Sotheby’s is making rapid inroads into the digital sphere and has continuously one-upped rival Christie’s throughout 2020. The famous auction house, however, is facing significant risks concerning a potential credit rating downgrade, as well as the various scandals and legal proceedings which have tarnished its image this year. Will Sotheby’s manage to sail smoothly through the public health crisis?
“Like a time machine, the public health crisis emerged from the distant past and has pushed us into the future in several respects. Experts’ predictions about how much progress would be made in digitalisation by 2025 have instead become reality within less than a year.”
Writing in Le Monde, Philippe Escande is remarkably accurate when describing the acceleration in digitalization that Covid-19 has set in motion across a variety of different sectors. The major auction houses are no exception to the rule and have done their best to overcome the impact that successive lockdowns have had on their ability to hold in-person auctions. Unsurprisingly, they have banked on online sales in order to compensate for the closure of their showrooms.
Picking up the pace of digitalisation, but sparks flying
“We have carried out a massive shift from in-person sales to no less than 200 online sales, which will make up between 8 and 10% of our turnover as opposed to between 1 and 2% last year. Next year, roughly half of all sales will probably take place online”, explained Guillaume Cerutti, the CEO of Christie’s. In this respect, however, it’s Sotheby’s which has taken the lead, opening up a turnover gap of 40%.
Extremely quick to react to these unusual circumstances, the New York auction house ramped up its online sales, in particular thanks to unique hybrid “sealed bid” auctions. Last summer, the auction house sent some extremely positive signals to the entire art world by selling, online and over the telephone from London, a Francis Bacon triptych for $85 million. Over the past few years, Sotheby’s has deftly adapted itself to a changing world by developing digital technologies and acquiring assets to help it compensate for the slowdown in the art market. By developing services complementary to its sales, such as the shipping of works or financing offers, as well as services for the auction house’s wealthiest clients, the auction house’s growth is expected to be supported by a number of ongoing transformations.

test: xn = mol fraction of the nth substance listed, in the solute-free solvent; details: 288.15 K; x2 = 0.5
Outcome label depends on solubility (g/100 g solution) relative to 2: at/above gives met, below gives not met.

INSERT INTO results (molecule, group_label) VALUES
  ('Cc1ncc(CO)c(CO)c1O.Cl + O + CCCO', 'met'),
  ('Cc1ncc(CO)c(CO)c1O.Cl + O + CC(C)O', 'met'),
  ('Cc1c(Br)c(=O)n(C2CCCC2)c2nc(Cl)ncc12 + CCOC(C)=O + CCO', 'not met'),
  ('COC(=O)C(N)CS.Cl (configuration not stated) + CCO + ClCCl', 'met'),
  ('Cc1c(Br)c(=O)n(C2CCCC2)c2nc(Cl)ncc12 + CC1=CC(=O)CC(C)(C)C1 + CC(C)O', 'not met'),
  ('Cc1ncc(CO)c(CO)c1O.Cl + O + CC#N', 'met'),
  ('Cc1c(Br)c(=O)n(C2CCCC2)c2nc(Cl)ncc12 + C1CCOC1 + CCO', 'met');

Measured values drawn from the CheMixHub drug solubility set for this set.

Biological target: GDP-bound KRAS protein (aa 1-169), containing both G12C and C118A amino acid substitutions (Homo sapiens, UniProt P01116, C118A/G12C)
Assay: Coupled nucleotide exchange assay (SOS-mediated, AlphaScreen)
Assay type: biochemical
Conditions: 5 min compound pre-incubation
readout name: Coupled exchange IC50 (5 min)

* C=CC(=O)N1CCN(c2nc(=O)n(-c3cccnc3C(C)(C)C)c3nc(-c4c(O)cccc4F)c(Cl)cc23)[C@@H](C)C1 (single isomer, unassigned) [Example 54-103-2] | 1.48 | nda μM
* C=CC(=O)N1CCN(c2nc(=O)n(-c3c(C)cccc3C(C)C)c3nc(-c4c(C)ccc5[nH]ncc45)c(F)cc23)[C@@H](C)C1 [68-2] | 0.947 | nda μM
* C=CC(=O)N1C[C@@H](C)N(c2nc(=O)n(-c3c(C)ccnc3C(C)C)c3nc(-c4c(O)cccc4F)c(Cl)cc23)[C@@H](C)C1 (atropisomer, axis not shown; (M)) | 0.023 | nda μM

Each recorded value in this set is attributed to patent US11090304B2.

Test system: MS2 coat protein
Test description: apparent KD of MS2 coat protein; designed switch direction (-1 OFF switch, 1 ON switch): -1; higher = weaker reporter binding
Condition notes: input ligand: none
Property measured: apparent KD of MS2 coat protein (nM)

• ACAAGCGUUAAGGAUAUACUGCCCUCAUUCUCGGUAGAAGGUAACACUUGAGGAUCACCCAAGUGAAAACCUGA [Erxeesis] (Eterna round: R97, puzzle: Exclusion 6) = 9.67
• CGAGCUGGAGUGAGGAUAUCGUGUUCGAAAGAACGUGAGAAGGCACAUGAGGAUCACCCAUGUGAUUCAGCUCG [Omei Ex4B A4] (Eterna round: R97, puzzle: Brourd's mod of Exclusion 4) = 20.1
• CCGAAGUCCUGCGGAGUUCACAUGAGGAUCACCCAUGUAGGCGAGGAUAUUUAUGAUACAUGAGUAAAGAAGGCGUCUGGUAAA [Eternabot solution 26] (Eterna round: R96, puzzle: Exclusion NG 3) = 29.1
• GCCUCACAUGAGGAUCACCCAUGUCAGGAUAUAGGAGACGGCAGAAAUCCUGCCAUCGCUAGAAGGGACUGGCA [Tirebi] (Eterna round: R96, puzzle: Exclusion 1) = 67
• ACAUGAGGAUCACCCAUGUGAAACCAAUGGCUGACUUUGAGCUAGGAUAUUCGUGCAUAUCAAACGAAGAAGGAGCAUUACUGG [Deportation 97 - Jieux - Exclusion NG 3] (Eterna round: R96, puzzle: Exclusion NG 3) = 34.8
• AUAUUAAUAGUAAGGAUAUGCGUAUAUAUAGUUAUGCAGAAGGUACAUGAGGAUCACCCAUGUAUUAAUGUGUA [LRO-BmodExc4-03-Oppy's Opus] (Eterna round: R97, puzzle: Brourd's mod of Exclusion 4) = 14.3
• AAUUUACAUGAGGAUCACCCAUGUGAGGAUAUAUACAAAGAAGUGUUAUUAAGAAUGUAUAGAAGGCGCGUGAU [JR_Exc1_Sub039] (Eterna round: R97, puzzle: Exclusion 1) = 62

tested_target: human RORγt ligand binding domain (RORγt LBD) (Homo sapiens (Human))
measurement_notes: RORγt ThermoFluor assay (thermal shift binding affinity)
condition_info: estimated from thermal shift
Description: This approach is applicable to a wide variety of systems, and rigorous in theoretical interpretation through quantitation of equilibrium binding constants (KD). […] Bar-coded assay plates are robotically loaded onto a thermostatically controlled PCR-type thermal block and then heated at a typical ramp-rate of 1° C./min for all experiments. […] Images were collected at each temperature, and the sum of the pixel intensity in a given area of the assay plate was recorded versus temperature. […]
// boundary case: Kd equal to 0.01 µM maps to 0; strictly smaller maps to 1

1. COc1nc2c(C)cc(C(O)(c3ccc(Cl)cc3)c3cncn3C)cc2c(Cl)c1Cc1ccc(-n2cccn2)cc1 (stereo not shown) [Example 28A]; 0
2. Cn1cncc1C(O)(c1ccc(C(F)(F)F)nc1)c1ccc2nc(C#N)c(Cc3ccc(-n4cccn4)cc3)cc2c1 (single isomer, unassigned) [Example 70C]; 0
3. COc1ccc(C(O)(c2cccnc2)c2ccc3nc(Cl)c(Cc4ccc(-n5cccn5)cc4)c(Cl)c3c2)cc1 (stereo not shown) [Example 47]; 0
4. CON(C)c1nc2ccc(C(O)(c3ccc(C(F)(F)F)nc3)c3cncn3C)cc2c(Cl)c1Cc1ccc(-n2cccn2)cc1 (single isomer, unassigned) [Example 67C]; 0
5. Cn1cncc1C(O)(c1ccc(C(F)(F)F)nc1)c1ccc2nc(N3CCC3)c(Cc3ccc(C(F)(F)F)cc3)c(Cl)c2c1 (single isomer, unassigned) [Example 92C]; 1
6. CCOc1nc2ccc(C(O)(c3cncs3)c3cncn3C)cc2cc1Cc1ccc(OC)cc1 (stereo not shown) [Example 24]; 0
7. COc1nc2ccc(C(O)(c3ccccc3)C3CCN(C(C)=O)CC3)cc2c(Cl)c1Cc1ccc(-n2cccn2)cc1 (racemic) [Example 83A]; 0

Be that as it may, Sotheby’s has also been coping with a number of scandals which are unlikely to do it any favours. As part of the investigations into the financial affairs of Jeffrey Epstein, the notorious sexual predator who killed himself in a Brooklyn prison in 2019, Sotheby’s has been subpoenaed by authorities in the US Virgin Islands, requiring the auction house to hand over “all documents reflecting or relating to inquiries, sales, bis; communications with or about Jeffrey E. Epstein”. According to Artnet, the transactions concerned involve two works by Paul Cézanne and one Picasso. The combined value of these three paintings is believed to be some $139 million. It remains to be seen what the exact connection was between these dubious acquisitions and Jeffrey Epstein who was known to use a number of go-betweens for his transactions. The company apparently tasked with reselling the works has been linked to Leon Black, the president of the Museum of Modern Art (MoMA) in New York.
The Yves Bouvier affair and the Isaac Sultan scandal
In fact, in the Epstein case, the entire art world seems to be in the justice department’s sights. The British auction house Christie’s has also received a subpoena regarding the disgraced American financier, as have a number of prominent figures at MoMA. In Sotheby’s particular case, however, this legal entanglement stirs up recollections of other recent affairs that the auction house has been involved in. Just this November, the Attorney General of New York, Letitia James, sued the firm for allegedly costing taxpayers millions of dollars in unpaid sales tax. “Sotheby’s violated the law and fleeced New York taxpayers out of millions just to boost its own sales. This lawsuit should send a clear message that no matter how well-connected or wealthy you are, no one is above the law.”